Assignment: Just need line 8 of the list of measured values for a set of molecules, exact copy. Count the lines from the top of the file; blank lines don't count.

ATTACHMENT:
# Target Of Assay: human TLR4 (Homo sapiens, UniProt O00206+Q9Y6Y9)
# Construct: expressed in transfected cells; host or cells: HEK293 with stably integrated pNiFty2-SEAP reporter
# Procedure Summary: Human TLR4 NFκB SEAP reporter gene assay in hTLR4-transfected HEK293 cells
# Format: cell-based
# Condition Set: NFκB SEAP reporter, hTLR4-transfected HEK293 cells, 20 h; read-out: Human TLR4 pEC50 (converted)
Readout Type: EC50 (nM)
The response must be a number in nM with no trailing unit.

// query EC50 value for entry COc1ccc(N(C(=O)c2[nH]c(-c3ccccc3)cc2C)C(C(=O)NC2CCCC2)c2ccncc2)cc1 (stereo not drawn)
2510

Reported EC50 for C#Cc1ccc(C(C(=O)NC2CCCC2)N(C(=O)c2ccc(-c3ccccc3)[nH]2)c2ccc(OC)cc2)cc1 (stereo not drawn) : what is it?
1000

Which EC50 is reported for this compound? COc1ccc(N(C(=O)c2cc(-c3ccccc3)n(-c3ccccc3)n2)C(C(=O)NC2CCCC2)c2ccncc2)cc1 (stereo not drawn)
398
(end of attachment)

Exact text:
// query EC50 value for entry COc1ccc(N(C(=O)c2[nH]c(-c3ccccc3)cc2C)C(C(=O)NC2CCCC2)c2ccncc2)cc1 (stereo not drawn)